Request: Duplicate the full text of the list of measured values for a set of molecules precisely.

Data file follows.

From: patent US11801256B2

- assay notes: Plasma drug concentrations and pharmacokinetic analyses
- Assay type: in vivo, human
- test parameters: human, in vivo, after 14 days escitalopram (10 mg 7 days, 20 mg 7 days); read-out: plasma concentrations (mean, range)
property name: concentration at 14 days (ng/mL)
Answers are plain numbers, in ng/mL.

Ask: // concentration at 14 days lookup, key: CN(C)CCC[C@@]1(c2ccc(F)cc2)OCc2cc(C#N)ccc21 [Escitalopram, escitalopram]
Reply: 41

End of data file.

From: patent US11801256B2

- assay notes: Plasma drug concentrations and pharmacokinetic analyses
- Assay type: in vivo, human
- test parameters: human, in vivo, after 14 days escitalopram (10 mg 7 days, 20 mg 7 days); read-out: plasma concentrations (mean, range)
property name: concentration at 14 days (ng/mL)
Answers are plain numbers, in ng/mL.

Ask: // concentration at 14 days lookup, key: CN(C)CCC[C@@]1(c2ccc(F)cc2)OCc2cc(C#N)ccc21 [Escitalopram, escitalopram]
Reply: 41